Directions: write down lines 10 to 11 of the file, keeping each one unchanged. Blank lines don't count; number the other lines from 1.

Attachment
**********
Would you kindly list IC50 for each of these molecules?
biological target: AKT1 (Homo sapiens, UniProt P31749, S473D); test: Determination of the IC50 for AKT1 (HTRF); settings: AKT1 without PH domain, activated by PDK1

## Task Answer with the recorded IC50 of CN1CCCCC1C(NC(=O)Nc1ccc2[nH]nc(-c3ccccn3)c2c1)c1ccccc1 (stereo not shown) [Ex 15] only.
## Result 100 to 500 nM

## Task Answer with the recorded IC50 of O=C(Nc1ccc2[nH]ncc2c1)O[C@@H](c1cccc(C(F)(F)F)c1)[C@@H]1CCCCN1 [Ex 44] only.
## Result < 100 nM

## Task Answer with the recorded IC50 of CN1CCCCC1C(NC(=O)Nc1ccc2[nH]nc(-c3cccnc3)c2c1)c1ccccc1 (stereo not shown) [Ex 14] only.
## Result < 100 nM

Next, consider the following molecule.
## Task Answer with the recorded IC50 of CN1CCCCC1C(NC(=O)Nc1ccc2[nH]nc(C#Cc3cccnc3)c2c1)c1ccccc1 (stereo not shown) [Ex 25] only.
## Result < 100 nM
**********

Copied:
## Task Answer with the recorded IC50 of CN1CCCCC1C(NC(=O)Nc1ccc2[nH]nc(C#Cc3cccnc3)c2c1)c1ccccc1 (stereo not shown) [Ex 25] only.
## Result < 100 nM